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Malachi O'Doherty

Michelle O'Neill said to know Bobby Storey was to love him. That's not strictly true. I didn't love him. I feared him … and I was not alone in that

Malachi O'Doherty


Those who dramatise the past as heroic have already forgotten it, argues Malachi O'Doherty

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Bobby Storey (centre) with Gerry Adams and Michelle O'Neill

Bobby Storey (centre) with Gerry Adams and Michelle O'Neill

Kevin Scott / Belfast Telegraph

One of the streets that was renamed on Tuesday

One of the streets that was renamed on Tuesday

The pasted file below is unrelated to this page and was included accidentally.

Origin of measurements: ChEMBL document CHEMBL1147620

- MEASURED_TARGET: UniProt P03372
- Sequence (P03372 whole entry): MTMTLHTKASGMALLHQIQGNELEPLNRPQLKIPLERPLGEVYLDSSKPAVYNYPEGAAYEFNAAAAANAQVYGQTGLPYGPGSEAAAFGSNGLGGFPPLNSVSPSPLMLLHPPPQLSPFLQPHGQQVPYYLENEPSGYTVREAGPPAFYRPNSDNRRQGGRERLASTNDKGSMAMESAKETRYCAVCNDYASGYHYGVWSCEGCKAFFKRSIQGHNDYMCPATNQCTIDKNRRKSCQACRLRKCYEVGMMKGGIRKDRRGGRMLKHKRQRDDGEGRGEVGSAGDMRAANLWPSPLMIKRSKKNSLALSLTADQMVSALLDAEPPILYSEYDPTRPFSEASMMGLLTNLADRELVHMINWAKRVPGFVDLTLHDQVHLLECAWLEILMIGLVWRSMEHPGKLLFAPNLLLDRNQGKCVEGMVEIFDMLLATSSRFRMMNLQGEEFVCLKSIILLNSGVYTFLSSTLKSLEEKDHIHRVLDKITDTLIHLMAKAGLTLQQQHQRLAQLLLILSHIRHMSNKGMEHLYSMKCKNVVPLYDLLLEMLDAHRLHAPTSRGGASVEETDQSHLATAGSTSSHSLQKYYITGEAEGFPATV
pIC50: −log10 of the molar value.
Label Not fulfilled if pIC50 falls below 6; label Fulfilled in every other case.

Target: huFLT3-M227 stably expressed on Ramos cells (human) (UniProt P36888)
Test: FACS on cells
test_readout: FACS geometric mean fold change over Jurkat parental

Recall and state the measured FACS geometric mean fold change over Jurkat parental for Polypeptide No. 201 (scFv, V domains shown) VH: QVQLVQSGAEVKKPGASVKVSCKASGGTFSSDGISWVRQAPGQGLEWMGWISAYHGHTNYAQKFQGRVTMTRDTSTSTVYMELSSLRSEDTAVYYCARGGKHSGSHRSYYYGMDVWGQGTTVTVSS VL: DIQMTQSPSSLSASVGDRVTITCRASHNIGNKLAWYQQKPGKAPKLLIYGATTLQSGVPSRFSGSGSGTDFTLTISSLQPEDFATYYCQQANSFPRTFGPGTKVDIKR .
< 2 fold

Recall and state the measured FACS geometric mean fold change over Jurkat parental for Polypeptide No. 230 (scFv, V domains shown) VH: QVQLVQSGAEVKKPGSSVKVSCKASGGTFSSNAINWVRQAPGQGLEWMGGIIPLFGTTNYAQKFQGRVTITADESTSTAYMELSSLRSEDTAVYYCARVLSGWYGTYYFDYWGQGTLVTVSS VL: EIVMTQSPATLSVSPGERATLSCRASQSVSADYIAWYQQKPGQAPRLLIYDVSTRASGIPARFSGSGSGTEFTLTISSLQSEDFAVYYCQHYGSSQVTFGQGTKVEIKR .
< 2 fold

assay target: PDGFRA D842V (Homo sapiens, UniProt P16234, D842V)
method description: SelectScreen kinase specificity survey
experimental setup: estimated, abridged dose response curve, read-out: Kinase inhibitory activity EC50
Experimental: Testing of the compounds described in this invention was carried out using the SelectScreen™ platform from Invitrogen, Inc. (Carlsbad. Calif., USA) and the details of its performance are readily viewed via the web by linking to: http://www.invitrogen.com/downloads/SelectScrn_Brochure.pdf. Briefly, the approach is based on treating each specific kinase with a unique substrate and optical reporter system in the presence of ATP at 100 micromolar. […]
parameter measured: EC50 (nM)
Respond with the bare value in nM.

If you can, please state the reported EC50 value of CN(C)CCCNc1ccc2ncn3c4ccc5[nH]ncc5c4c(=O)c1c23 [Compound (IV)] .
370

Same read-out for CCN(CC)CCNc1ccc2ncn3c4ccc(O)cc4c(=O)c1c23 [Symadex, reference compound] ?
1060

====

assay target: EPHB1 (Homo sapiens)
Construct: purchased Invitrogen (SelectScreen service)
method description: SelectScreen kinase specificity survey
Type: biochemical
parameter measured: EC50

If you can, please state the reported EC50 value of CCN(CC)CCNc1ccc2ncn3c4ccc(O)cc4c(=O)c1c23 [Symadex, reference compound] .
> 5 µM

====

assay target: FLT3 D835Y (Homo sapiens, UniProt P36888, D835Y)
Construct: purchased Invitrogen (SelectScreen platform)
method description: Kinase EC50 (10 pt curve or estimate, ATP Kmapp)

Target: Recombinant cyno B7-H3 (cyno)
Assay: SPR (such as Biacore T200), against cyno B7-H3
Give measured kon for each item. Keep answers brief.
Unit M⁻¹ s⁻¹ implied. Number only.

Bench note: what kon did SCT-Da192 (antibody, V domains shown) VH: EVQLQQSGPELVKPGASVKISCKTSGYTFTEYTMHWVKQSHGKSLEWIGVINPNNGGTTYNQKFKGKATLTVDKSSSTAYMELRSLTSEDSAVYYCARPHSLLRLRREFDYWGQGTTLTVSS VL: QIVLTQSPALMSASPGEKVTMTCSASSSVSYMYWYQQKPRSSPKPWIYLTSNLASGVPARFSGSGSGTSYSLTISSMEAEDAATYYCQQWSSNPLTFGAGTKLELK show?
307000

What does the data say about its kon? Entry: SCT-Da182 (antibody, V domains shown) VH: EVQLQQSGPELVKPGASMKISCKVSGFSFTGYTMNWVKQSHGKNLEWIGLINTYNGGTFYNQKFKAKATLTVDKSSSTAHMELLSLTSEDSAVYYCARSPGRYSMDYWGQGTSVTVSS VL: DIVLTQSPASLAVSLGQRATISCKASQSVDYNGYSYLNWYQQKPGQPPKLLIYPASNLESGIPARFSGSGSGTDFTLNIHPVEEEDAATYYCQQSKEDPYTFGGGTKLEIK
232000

Bobby Storey (centre) with Gerry Adams and Michelle O'Neill

I was doing some recent research for a book on the early Troubles and I studied the record of a key event.

In September 1971, a month after the introduction of internment, the British Prime Minister, Edward Heath, met the Taoiseach, Jack Lynch, at Chequers and both were joined by the Northern Ireland Prime Minister, Brian Faulkner. They had as their joint concern the ending of the violence.

Faulkner wanted to preserve internment and claim it as a success. Heath wanted a security-based response to the trouble, but with political reform, and Lynch wanted to drum it into the heads of the other two that the key problem was partition.